What Comes Next For Adnan Syed? 'Serial' Subject's Murder Conviction Upheld By Supreme Court

The Supreme Court decided on Monday not to hear Adnan Syed's plea for a new trial, which means his conviction and life sentence will be upheld despite widespread public support for a reconsideration of his case. Syed was the subject of the podcast Serial, which questioned if he was guilty of killing his high school girlfriend, Hae Min Lee.

Syed's lawyers first asked the Supreme Court to hear Syed's case in August. They petitioned for a new trial based on the "ineffective counsel" of Syed's former lawyer, according to CNN. Now that the Court has denied Syed's request for a new trial, he cannot appeal his case to a local or federal court.

Syed's effort to secure his freedom looks a lot like that of Making a Murderer subject Brendan Dassey. Dassey pursued a new trial through the courts in the same way Syed did. He was also turned down by the Supreme Court, and his next move might point to Syed's future legal path.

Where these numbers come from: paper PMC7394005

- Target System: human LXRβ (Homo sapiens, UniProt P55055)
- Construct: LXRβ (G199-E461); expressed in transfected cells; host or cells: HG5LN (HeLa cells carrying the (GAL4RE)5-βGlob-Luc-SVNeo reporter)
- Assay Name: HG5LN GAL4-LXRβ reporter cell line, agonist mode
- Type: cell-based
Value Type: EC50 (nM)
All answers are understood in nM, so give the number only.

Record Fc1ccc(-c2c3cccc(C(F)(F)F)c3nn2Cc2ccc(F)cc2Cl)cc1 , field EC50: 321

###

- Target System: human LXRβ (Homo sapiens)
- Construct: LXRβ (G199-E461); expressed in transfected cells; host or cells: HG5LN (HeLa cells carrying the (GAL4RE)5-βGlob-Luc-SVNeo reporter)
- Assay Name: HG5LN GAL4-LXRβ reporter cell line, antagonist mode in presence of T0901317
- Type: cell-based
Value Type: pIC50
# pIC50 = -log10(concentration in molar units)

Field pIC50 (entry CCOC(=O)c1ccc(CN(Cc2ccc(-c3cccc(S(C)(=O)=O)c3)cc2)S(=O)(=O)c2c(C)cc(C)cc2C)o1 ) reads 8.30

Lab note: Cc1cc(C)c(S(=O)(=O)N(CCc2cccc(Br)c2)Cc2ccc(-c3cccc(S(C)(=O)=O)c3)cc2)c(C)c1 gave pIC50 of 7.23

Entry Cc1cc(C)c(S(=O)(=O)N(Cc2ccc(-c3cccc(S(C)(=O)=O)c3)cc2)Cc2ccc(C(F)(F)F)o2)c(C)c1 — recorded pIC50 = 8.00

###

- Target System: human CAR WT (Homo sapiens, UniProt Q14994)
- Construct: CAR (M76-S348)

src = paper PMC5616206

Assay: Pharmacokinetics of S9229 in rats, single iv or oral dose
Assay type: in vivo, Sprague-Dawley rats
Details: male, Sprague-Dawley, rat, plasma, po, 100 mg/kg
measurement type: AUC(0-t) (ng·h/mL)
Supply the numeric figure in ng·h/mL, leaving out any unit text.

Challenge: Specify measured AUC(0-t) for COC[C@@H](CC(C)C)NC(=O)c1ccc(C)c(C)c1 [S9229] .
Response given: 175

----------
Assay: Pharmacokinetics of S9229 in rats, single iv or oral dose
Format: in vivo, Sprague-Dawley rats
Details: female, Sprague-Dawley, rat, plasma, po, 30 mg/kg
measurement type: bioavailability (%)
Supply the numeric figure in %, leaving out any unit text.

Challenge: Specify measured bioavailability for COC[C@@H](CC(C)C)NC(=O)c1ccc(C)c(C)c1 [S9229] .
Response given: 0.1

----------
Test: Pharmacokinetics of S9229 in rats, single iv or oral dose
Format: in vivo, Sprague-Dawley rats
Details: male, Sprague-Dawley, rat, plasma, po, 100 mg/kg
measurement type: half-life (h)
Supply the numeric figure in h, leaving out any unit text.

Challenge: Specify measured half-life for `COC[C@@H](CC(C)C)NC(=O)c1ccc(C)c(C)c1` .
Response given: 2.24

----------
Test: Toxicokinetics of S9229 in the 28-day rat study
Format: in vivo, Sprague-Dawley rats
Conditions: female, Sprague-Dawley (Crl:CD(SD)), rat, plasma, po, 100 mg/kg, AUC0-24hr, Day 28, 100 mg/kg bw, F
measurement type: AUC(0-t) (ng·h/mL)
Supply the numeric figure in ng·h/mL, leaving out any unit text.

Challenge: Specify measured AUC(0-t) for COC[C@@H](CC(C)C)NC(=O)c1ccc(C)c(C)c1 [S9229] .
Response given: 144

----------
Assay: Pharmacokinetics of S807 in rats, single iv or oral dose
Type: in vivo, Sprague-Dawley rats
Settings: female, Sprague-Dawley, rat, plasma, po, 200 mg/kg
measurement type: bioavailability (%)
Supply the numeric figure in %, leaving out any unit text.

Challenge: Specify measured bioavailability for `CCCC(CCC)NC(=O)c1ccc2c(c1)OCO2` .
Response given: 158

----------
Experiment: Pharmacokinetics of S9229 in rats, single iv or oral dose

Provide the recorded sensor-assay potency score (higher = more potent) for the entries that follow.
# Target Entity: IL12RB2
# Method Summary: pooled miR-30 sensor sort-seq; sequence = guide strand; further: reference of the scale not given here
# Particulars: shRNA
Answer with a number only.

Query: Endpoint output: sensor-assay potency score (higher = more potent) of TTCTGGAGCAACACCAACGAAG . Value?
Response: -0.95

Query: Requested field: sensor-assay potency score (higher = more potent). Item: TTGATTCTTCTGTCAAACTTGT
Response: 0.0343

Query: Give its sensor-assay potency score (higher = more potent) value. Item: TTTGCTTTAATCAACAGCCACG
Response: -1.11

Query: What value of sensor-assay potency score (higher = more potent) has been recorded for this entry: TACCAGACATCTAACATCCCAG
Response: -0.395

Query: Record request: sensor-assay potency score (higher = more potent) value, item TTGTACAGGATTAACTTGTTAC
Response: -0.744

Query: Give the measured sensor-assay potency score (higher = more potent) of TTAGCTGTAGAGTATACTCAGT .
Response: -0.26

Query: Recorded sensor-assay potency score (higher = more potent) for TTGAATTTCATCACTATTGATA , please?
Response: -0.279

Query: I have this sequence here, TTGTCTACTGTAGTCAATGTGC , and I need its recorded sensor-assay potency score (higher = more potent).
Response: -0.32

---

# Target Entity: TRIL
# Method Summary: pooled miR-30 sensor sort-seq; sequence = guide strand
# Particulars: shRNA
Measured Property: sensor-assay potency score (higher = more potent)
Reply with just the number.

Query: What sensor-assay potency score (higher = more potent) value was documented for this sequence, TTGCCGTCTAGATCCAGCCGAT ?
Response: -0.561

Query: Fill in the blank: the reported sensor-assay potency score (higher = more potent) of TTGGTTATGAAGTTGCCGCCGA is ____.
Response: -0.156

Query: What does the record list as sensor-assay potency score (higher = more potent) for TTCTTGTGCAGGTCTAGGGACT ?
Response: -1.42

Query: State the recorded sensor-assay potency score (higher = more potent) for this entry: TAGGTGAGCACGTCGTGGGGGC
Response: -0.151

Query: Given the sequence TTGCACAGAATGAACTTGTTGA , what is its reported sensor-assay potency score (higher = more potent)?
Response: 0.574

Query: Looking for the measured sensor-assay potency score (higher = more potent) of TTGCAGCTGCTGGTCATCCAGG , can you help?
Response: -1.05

Adnan Syed's arrest photo. HBO

Dassey is behind bars for the murder of Teresa Halbach. He originally confessed to the crime but eventually claimed he was coerced. Both Dassey and Syed maintain their innocence.

In October, Dassey's lawyer, Laura Nirider, issued a request for clemency to Wisconsin Governor Tony Evers. Seeking clemency could also be Syed's next step.

Clemency is rare, but it sometimes frees inmates. It can be granted by a governor in two ways: a pardon or a commutation. A pardon waives a conviction, but with a catch: The convict must admit that the crime happened. A commutation can change the original punishment.

A documentary on Syed, The Case Against Adnan Syed, was released on HBO in March. It retold the story featured in Serial while examining possibly new evidence by retracing steps and interviewing key figures. It also explored a possible flaw in Syed's conviction: A former classmate claims she saw Syed at the school library at the time of Lee's murder. That witness was the basis for Syed's appeal request.

In March, Newsweek spoke with a family friend and advocate of Syed's, Rabia Chaudry, about using the media on his behalf. "What Serial did is show that if you do it right, you can use media and social media to help your case," she said. "You don't have to relinquish all public dialogue on it to the state. Until now, it's always been that."

She added, "The only thing you've ever heard when it's been an arrest or a conviction is the prosecutors giving a press conference or the police chief giving a press conference. You just don't hear from the defense."